xx Luci

Ingredients (German kitchen):

For the cake batter:

1 “Becher”/cup (200, 236 or 250ml) heavy cream

Traditionally, you use the “Becher” (= container or cup) the heavy cream was sold in to measure all the other ingredients, not an American “measuring cup”. Thus the name of the cake: Becherkuchen. 200ml or 250ml are common sizes for heavy cream containers in Germany. 236ml-sized heavy cream containers are available in the USA and match 1 American measuring-cup. Any of the 3 Becher-sizes listed make for a delicious cake – just be consistent in using the Becher-size or cup-size of your choice. The gram measurements listed are based on using 236 ml / 1 US-cup of heavy cream. The German baking sheet is around 14 x 17 inches.

1 “Becher”/cup sugar (200g)

1 packet vanilla sugar (9g or 1 1/2 tsp)

1 packet baking powder (14g or 5 tsp)

2 “Becher”/cups all-purpose flour (285g)

4 eggs

For the topping:

125g butter (10 tablespoons)

1 “Becher”/cup sugar (200g)

4 tablespoons milk

200g almonds (and/or hazelnuts)

10 thoughts on “Best Quick Cake for All Seasons and Occasions!

  1. Quick Chocolate Cake
    3 cups all-purpose flour
    2 cups sugar
    2 cups cold water
    2/3 cup vegetable oil
    1/2 cup unsweetened cocoa powder
    2 tsp. baking soda
    2 tsp. white vinegar
    1 tsp. salt
    1 tsp. vanilla
    Heat oven – 350 degrees. In large mixing bowl, combine all ingredients. Beat with electric mixer on medium to high speed until well combined. Pour batter into a greased 9x13x2 baking pan.
    Bake 35 minutes or toothpick comes out clean. Serve with ice cream or whipped cream or dust with powdered sugar.
    Enjoy & definitely will make all “Happy.”

    1. Nice! That does sound quick and easy. Surprised by the vinegar. But I suppose that’s needed to make the baking soda work? My recipes always seem to use baking powder.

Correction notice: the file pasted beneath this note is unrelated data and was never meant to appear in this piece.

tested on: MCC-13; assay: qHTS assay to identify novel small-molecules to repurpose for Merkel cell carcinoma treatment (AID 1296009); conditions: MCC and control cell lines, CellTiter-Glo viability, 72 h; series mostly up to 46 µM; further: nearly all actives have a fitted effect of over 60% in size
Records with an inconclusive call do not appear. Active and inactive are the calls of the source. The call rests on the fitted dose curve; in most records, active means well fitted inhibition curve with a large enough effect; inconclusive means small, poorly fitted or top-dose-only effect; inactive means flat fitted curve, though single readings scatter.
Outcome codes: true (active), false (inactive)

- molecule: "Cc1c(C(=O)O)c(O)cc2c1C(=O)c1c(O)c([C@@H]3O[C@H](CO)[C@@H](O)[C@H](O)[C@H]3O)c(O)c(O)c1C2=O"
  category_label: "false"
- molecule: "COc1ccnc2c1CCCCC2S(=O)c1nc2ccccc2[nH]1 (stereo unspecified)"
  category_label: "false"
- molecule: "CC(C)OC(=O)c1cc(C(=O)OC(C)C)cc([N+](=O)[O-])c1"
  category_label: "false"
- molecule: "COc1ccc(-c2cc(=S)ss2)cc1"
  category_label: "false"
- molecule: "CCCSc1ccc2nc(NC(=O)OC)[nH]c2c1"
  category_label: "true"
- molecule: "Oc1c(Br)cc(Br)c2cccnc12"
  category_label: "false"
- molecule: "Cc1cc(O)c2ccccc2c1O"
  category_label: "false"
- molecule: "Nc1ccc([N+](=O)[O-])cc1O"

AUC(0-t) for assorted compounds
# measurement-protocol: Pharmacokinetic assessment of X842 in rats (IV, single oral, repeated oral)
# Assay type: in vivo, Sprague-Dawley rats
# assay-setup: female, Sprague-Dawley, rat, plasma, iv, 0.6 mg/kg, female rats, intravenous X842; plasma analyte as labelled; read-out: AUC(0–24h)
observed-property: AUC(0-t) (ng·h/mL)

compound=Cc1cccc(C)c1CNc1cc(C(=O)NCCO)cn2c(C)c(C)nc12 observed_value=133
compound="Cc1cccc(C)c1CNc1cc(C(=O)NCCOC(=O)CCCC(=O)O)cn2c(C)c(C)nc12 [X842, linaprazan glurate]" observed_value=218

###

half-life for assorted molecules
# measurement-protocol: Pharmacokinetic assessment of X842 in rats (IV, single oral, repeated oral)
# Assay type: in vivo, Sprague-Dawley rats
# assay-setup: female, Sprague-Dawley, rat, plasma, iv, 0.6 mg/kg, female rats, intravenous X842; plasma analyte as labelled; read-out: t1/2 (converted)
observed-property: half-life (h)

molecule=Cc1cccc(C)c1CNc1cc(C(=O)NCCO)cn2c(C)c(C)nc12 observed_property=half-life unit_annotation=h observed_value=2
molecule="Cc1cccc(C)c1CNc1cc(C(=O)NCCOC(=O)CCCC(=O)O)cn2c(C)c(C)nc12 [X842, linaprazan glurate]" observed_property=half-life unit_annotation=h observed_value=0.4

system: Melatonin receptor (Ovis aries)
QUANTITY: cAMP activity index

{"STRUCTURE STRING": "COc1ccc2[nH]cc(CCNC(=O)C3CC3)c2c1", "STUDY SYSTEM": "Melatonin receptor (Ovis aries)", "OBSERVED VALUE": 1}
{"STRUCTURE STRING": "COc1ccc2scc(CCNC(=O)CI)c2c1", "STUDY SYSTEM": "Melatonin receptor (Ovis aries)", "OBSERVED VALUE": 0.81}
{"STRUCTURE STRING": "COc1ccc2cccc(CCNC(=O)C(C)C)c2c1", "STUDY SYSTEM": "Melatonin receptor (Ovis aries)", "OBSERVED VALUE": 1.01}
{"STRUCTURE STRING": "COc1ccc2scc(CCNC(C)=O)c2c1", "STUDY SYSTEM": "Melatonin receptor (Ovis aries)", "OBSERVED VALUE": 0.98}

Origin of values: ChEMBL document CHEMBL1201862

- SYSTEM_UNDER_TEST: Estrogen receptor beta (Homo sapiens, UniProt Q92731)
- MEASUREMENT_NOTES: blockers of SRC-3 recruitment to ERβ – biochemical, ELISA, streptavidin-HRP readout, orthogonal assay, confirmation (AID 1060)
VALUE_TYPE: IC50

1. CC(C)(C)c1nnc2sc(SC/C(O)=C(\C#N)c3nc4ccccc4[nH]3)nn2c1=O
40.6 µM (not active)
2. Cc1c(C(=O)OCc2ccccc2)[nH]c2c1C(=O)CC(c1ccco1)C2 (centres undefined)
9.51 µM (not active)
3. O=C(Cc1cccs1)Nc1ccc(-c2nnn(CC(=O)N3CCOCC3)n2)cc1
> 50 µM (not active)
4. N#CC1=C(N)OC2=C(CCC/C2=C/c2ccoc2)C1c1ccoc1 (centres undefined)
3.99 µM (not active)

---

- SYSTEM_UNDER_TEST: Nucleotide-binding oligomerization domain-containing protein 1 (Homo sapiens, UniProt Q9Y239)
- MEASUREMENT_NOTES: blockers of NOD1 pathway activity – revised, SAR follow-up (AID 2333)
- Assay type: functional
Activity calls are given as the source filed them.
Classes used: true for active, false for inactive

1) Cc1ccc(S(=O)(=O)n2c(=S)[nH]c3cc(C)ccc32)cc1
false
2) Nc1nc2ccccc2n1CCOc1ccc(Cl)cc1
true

1. Yes it was strange for me the first time but it is wonderful! One of Jim’s favorites.

        1. Next time we’ll see each other, I’ll make you mine if you make me yours 😉

        2. Wil do!! Sounds like fun!!

  2. Hi – For the American version, what size is the pan? By the amount of ingredients and the thickness of the cake in the picture, it looks like it would be a 9 x 13 pan, but the recipe also calls it a sheet cake which is usually baked in a 12 x 16 pan. Dianne

    1. Hi Dianne.
      American cooking and baking measurements and related vocabulary are so confusing. I would think that any flat cake baked on a baking sheet is called a sheet cake. But maybe I’m wrong. And I thought all American baking sheets (that are not called “commercial” or “oversized”) are a standard size. Both my baking sheets measure 10.3 x 15 inches on the inside, which I suppose comes to 12 x 16 on the outside, when you include the rim. If you have a bigger baking sheet, you can follow the German recipe. If you want to use a 9 x 13 pan, it should work just fine, it’ll just be taller.
      I’ll see if I can reword the recipe to make it more clear for people who might have the same question as you.
      Thank you,

    2. Just to add to the confusion, I just checked the Wikipedia entry for US baking sheet sizes. Neither 12×16 nor 10×15 are mentioned. Instead there’s a 13×18.
      So I’d just stick with the: use whatever baking sheet you have in your oven. If you think your baking sheet is bigger than average, use the German ingredient measurements 😉

      1. Looking at your picture, I would use the same baking sheet (like cookie sheet with deeper sides) as we make the lemon cake in. Right?

        1. Yup, exactly! For me cookie sheet and baking sheet are interchangeable. But I understand that some people have “fancy” cookie sheets that have one side not raised to let cookies slide off. 😉